I can see why Rebel of the Sands won the category for Debut in 2016 on Goodreads. It was an interesting book and it was certainly unique. I also like that, while it is part of a series, it didn’t end with some crazy cliffhanger that makes me regret reading it so soon before the sequel’s release. It was satisfying, but there’s still so much more that can and probably will happen. I definitely recommend the book....more
Wolf by Wolf was such a great book! The premise is what hooked me at thReview originally published at Love Literature Art and Reason book review blog.
Wolf by Wolf was such a great book! The premise is what hooked me at the bookstore. I don’t read a lot of alternate history, but the idea intrigues me, especially when it comes to WWII. I love stories about Hitler, the Holocaust, and the various assassination attempts.
This book rolled all of those ideas into one. In Wolf by Wolf, the year was 1956 and the Nazis won World War II. The Axis powers were ruling most of the world. Each year, the motorcycle race celebrated their victory. The year before, Victor Adele Wolfe stole her brother’s racing papers and entered the race as him and won. Instead of being mad, the Third Reich celebrated her victory. This year, Adele would compete again, but not as herself. Yael, a death camp survivor and experiment, had the ability to change her appearance. She studied Adele, practiced everything she’d need to know and do, and took her place in the race. If she won, she would be close enough to Hitler to execute him.
The book took history and fact and morphed it into a thrilling alternate history story involving a little bit of fantasy, since Yael had such a unique ability. I loved the mixture and I loved being thrown into the chaos of the race. Yael occasionally thought about her past and we learned a lot about her as a character, her mission, and the importance of it all. We also got to know Adele, despite her not actually being in the race, because of the interpersonal connections between her and her brother, her and Luka, and even some of the other racers. Yael was a little out of her element because no amount of studying prepared her for the possibility that there were unreported incidents between her and the other racers and she had to struggle to maintain her identity and be believable as Adele.
I thought Wolf by Wolf was the perfect blend of history and imagination. I thoroughly enjoyed it and I can’t wait to pick up the conclusion, Blood for Blood. I highly recommend Wolf by Wolf. It ends in a satisfying way so that I crave the sequel, but don’t feel like I got a cliff hanger ending or anything, which is always a plus. It was imaginative in a realistic way. Despite Yael’s ability, it felt like a believable story. I could tell the author was well researched based on the setting he weaved. And while it wasn’t the first book to pull off a What if the Nazi’s won the war train of thought, it was unique. The motorcycle race was fast paced and ruthless, giving a little grit to the story. It was well done and I can’t wait to see what happens next....more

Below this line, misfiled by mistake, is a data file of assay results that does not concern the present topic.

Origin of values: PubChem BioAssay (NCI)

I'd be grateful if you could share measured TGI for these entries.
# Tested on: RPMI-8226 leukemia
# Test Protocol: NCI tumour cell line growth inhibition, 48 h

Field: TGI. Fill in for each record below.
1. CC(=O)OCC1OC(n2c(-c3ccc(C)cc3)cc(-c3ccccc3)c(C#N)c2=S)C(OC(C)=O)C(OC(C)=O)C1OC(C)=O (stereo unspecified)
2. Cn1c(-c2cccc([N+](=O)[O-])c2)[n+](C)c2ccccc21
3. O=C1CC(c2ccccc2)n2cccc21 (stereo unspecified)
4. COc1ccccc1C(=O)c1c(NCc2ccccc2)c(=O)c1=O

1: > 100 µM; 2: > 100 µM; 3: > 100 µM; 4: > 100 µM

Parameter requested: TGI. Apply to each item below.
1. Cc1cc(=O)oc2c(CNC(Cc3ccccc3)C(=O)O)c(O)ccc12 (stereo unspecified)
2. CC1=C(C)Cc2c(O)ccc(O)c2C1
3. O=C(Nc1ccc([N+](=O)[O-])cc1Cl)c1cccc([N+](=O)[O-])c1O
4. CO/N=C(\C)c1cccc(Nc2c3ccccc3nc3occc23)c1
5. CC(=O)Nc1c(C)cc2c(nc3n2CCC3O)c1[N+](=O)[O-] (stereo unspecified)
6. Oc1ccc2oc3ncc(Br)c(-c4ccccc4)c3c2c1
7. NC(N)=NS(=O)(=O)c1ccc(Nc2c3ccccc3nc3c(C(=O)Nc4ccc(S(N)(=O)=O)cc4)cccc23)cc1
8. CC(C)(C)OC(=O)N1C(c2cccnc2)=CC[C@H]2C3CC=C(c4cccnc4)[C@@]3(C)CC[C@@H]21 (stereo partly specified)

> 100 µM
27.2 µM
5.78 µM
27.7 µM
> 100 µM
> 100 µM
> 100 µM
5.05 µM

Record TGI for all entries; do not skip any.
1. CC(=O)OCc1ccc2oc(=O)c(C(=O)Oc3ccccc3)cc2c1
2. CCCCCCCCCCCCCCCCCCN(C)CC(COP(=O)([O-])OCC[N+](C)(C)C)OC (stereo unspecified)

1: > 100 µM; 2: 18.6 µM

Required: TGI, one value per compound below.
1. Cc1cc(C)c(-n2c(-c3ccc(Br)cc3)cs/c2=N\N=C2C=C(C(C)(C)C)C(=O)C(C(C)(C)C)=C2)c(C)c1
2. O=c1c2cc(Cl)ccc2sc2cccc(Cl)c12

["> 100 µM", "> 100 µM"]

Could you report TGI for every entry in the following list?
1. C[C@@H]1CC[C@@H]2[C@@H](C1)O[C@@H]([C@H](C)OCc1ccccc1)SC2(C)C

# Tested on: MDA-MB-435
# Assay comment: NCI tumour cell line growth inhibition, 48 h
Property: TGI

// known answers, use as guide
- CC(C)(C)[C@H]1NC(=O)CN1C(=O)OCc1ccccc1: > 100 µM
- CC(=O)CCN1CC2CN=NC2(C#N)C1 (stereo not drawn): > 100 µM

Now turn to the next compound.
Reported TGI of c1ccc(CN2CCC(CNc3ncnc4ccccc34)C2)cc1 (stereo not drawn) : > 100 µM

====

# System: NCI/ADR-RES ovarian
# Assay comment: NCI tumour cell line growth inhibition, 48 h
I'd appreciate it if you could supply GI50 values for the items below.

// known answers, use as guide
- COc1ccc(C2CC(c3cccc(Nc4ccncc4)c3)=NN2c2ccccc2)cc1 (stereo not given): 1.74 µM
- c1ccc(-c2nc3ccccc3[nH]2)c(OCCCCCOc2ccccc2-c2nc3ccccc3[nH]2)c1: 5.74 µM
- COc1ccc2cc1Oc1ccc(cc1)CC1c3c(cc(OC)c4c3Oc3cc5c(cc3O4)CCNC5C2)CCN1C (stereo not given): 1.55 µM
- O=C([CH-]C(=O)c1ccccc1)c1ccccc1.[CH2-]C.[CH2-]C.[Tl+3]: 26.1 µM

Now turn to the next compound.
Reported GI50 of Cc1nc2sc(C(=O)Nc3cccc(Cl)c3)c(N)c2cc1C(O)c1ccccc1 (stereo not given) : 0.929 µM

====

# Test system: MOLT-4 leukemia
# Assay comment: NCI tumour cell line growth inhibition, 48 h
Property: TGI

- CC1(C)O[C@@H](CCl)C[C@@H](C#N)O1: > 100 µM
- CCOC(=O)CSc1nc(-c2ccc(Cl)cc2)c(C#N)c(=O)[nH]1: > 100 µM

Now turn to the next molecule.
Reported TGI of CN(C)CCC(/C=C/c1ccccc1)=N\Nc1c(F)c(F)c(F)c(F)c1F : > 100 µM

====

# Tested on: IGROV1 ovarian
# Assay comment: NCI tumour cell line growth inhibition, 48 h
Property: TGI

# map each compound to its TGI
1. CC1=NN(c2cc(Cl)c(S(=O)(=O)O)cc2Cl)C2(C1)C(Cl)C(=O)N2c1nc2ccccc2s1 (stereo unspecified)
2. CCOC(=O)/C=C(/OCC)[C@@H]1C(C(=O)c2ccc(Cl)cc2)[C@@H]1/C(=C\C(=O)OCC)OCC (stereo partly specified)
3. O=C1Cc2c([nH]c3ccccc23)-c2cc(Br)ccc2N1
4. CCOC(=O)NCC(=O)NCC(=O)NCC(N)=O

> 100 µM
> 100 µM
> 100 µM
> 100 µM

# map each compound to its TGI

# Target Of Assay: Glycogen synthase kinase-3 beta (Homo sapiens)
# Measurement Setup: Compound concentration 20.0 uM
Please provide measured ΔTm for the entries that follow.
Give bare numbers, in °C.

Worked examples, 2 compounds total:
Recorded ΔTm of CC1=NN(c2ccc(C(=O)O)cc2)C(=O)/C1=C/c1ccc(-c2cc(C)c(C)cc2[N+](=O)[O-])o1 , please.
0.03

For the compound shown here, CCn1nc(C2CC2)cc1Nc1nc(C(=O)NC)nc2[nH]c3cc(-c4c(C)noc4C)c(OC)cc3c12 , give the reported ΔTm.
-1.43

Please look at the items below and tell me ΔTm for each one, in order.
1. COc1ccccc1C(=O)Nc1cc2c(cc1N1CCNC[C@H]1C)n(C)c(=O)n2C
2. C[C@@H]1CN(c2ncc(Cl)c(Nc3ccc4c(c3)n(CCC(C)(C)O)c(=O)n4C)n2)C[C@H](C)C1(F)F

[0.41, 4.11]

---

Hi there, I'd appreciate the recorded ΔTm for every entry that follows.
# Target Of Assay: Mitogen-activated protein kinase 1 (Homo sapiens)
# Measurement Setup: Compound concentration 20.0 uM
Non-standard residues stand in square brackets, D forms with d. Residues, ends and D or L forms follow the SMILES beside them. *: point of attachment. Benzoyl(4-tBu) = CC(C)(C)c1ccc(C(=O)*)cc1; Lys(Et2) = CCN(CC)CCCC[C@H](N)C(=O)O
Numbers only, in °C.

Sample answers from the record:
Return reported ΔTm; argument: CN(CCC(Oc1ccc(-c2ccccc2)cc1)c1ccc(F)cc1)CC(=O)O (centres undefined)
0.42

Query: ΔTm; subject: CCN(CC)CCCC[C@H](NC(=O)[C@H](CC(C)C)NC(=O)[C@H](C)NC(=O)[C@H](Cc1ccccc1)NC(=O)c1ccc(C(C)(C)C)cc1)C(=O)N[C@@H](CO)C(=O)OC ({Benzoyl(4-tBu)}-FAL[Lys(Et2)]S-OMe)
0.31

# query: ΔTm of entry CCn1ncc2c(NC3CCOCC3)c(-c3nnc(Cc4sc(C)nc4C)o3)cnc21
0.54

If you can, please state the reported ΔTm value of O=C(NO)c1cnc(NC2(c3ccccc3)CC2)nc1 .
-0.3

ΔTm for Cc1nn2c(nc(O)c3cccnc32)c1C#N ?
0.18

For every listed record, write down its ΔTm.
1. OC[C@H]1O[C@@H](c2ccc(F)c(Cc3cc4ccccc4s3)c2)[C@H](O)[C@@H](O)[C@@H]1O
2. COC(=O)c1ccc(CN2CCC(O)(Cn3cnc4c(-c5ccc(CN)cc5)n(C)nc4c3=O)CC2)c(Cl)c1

Worlds of Ink and Shadow was a fictional story involving the Bronte sibReview originally published at Love Literature Art and Reason book review blog.
Worlds of Ink and Shadow was a fictional story involving the Bronte siblings and the worlds they created before some of them became published authors. In the book, their fictional world of Verdopolis was a place they could visit through a doorway of sorts which allowed them to be a part of their world. I received the book in an Owlcrate box, but I’ve left it sitting on my shelf for awhile. I’m not a huge fan of the Bronte sisters and their literary works, so I was afraid that the story wouldn’t interest me.
Worlds of Ink and Shadow is great for fans of the Bronte sisters and those unfamiliar with them. While the story does involve the siblings and the actual works of fiction they created and historical fact, aside from those details, the story was just an interesting blend of fact and fiction and the author took liberties with the characters and created a great world.
I can see why Owlcrate chose the book. It was unique and interesting. It was a bit like the Inkheart novels and Narnia in a way because the siblings jumped into a fictional world. I think I would have appreciated the book more if I was more educated about the Bronte sisters and if I enjoyed Jane Eyre a little more. I could see the way that Roque related to Heathcliff from Wuthering Heights, but a lot of the Jane Eyre connections were kind of lost on me. As far as the idea of having a fictional world, being able to step into it, and having to pay a price to be there, I thought it was an awesome idea but the execution wasn’t as interesting as I felt it could’ve been. I think other books do it better and perhaps the biggest reason for that is that those books weren’t worried about tying history in with a fictional plot.